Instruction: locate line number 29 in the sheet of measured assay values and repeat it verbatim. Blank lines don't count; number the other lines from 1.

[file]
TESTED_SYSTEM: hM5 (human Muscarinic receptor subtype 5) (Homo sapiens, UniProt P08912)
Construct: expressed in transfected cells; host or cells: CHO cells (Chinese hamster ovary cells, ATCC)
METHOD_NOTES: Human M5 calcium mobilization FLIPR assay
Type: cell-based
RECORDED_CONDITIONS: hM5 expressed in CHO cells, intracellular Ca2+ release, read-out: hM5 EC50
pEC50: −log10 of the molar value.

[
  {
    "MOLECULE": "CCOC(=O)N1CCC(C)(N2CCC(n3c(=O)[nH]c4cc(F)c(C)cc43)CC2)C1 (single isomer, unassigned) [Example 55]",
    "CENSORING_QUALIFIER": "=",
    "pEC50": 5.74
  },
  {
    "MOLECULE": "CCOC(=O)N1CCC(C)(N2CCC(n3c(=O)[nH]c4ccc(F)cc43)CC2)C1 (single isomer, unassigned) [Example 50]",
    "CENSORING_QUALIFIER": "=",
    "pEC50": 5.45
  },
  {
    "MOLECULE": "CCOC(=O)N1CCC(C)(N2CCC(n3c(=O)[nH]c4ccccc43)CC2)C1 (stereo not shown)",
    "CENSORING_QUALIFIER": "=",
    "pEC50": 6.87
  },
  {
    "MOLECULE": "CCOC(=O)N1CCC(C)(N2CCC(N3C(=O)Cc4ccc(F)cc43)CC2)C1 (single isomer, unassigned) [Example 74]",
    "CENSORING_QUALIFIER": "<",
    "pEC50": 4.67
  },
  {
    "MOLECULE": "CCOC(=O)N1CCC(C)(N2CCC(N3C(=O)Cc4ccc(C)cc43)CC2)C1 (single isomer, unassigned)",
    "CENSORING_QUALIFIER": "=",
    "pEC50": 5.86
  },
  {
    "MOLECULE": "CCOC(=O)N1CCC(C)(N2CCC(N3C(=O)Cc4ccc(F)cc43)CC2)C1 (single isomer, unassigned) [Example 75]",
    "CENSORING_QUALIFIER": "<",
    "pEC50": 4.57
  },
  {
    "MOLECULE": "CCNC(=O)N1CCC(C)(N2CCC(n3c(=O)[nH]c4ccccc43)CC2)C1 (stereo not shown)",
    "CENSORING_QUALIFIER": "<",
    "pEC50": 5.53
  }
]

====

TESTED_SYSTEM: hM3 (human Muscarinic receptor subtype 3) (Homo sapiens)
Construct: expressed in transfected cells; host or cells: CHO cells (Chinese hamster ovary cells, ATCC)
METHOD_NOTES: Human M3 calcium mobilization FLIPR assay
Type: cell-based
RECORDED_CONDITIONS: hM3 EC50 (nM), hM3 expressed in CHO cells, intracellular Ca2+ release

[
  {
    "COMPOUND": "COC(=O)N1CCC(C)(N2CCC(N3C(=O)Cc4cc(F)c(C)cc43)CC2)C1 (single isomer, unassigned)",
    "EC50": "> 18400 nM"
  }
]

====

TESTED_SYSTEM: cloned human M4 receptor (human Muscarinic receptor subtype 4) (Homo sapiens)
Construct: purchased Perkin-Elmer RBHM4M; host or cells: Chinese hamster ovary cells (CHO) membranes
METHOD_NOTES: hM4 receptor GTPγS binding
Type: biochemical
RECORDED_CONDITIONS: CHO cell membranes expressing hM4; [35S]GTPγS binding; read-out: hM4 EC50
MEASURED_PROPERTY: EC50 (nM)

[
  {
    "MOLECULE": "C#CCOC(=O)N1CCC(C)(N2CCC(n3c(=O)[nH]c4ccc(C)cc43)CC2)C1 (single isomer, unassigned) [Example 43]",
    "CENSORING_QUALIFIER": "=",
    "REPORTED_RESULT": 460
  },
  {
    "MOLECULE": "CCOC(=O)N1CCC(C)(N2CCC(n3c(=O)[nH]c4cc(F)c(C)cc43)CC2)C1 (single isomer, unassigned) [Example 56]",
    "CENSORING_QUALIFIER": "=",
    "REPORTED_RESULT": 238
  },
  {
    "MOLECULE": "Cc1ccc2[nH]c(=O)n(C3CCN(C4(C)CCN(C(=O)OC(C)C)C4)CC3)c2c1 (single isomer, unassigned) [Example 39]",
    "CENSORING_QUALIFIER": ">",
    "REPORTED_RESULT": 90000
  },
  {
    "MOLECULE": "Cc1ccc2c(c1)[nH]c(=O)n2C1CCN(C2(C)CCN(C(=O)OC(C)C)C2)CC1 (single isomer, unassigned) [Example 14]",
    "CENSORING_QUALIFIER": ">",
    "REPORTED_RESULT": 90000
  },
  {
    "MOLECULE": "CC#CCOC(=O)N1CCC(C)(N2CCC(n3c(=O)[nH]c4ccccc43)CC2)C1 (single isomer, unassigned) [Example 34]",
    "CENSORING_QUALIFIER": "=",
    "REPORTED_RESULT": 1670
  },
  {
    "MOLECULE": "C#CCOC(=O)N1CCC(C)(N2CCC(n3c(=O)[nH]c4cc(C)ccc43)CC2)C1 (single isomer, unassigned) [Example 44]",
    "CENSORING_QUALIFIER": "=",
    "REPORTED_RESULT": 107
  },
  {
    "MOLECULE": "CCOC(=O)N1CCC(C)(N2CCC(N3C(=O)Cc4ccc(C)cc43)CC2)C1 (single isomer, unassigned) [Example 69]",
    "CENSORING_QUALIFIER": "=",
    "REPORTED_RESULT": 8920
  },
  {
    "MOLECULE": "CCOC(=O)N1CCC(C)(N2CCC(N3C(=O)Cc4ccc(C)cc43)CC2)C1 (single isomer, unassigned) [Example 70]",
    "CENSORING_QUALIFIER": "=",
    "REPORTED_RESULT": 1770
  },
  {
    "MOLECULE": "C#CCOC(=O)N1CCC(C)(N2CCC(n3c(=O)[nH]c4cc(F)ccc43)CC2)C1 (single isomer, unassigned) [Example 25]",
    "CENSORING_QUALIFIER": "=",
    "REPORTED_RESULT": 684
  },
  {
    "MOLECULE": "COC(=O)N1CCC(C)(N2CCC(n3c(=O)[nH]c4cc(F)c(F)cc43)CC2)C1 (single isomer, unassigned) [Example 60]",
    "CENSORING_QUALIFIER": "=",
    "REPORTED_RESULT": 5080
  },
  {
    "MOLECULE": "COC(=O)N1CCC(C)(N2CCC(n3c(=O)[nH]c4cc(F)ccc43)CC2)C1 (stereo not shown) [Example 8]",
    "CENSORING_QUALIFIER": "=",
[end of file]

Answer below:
    "MOLECULE": "CCOC(=O)N1CCC(C)(N2CCC(N3C(=O)Cc4ccc(C)cc43)CC2)C1 (single isomer, unassigned)",